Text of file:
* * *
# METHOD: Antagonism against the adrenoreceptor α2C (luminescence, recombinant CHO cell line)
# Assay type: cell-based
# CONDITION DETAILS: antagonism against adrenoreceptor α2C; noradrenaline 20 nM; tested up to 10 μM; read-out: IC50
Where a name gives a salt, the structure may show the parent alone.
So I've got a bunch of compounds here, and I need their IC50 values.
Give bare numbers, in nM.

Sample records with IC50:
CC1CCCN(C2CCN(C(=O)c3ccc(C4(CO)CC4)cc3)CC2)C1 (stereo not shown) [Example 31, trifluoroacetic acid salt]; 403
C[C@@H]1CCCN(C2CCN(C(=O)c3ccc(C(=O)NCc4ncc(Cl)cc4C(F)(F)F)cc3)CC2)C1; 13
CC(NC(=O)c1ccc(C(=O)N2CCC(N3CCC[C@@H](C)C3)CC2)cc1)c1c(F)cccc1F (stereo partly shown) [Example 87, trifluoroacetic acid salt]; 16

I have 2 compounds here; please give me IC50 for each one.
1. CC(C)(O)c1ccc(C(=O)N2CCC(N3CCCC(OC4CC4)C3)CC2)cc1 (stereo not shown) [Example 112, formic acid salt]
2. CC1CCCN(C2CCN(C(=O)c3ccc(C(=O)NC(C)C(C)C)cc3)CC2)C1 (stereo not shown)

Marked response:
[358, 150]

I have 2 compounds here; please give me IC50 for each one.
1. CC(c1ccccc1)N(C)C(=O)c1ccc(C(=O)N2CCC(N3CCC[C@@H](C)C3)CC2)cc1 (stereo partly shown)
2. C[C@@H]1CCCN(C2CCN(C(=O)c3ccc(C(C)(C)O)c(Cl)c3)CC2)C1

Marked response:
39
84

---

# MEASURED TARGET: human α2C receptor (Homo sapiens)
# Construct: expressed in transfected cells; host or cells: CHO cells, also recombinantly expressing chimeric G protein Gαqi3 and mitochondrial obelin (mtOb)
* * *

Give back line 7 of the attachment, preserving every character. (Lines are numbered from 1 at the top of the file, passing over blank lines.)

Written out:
Sample records with IC50: